The presence of youth violence in the St. Louis area is difficult to ignore. Headlines regularly point to the senseless violence that tragically takes the lives of young people too soon. We know many teens live in unpredictable and often times dangerous circumstances, and as youth program providers, schools, teachers, role models and mentors, our work is to provide stability, opportunities, and better alternatives so they can rise above what would otherwise bring them down.
Last week, Washington University’s Institute for Public Health hosted an energizing conversation around the role of public health professionals in preventing violence in St. Louis; which included important reminders for all professionals and community members.
Violence is not just a problem for certain neighborhoods. Anytime a young person is taken by violence – someone who will never even make it to high school graduation – this is a loss for our entire community.
We do know key elements and experiences that support young people on a healthy developmental path – and make them less likely to engage in violence. These experiences include:
- access to a physically and emotionally safe environment;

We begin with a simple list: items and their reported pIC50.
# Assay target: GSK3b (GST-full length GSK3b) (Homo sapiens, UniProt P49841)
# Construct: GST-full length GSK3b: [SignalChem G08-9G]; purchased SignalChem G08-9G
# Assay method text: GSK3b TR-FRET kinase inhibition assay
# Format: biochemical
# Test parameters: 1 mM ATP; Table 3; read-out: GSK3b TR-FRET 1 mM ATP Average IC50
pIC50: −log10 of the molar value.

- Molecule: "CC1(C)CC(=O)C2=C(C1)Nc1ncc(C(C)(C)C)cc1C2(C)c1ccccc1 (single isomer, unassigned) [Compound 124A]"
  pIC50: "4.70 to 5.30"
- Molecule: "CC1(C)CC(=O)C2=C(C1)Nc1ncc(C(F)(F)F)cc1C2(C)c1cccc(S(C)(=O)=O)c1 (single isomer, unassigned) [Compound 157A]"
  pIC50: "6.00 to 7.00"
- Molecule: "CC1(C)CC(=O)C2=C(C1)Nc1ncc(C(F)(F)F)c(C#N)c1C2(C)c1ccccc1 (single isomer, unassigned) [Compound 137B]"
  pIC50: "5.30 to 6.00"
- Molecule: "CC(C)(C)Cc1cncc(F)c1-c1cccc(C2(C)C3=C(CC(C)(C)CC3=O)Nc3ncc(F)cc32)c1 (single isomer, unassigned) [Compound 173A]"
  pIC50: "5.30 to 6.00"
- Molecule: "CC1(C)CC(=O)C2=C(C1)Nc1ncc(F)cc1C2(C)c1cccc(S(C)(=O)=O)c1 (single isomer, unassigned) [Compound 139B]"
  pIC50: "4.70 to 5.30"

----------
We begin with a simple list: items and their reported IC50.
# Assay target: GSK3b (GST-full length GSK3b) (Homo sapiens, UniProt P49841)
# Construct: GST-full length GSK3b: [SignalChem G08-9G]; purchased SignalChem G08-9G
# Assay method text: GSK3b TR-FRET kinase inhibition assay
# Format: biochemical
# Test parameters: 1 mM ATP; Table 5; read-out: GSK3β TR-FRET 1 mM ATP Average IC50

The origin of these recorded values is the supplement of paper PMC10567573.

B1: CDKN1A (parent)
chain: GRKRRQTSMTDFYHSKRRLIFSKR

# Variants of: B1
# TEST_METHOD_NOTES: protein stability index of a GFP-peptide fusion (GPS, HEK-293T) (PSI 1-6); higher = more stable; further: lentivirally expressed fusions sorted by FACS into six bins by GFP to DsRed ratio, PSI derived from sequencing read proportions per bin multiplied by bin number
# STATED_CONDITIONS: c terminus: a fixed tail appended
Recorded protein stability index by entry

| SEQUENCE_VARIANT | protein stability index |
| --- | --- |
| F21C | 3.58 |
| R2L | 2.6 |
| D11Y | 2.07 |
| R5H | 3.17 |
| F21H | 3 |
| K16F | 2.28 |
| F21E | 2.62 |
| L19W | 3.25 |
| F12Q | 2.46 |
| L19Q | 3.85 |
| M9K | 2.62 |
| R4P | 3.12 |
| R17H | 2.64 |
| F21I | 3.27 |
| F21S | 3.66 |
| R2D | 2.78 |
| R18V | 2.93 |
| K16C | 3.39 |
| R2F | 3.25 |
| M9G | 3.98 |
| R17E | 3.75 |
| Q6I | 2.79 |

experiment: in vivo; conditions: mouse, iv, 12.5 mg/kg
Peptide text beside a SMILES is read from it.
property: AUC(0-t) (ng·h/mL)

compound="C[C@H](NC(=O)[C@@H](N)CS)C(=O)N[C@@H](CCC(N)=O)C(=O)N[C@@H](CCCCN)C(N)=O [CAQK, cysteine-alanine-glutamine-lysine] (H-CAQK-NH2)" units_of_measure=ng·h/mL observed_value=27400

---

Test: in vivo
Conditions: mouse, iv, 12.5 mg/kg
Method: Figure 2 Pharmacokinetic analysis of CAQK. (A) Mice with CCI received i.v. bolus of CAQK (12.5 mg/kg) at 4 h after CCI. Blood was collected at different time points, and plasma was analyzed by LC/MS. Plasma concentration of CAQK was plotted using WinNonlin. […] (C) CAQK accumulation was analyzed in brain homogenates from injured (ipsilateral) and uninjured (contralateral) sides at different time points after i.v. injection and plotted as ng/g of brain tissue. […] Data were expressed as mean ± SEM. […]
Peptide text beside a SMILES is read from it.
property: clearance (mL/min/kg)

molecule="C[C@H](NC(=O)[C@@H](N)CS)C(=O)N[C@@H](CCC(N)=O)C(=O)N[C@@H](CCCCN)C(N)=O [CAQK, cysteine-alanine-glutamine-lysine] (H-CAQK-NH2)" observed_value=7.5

- structure and clearly defined acceptable behaviors;
- a sense of belonging and ownership;
- opportunities for growth and expectations that they can achieve goals; and finally
- meaningful, supportive relationships.
Young people are best served when their communities – parents and caregivers, neighbors, schools, youth serving organizations, and policy makers – apply these consistently and over time.
While the issue of violence can feel daunting – it is not too complex or too big for us to address as a community, but it does require a community-wide response. It requires us to think through innovative policy solutions as well as practice.
Social and emotional skill development for children and youth was noted as a public health opportunity identified by the Centers for Disease Control. Imagine if we embraced a cross-sector, research-based approach to intentional supports and development to teach young people communication, goal-setting, self-control, discipline and grit, so they can navigate difficult situations and make tough decisions.
If we, as a community, do not change the way we perceive and support youth from at-risk circumstances we are only perpetuating a cycle of poverty and violence. Research is quite clear that holding and supporting teens to high expectations is a powerful and necessary contributor to their positive development. So let’s continue to offer stability, opportunities and better alternatives to equip young people for success. Because as long as we say “that’s just the way it is,” nothing will ever change.
Thanks to the Institute for Public Health for hosting the conference. The voices of Melissa Johnson-Reid, PhD, from The Brown School, Bridget McDermott Flood from the Incarnate Word Foundation, Flint Fowler, PhD, from the Boys and Girls Clubs of Greater St. Louis, Norman White, PhD, from Saint Louis University, and James Marks, MD, from the Robert Wood Johnson Foundation brought broad and informed perspectives to this important conversation.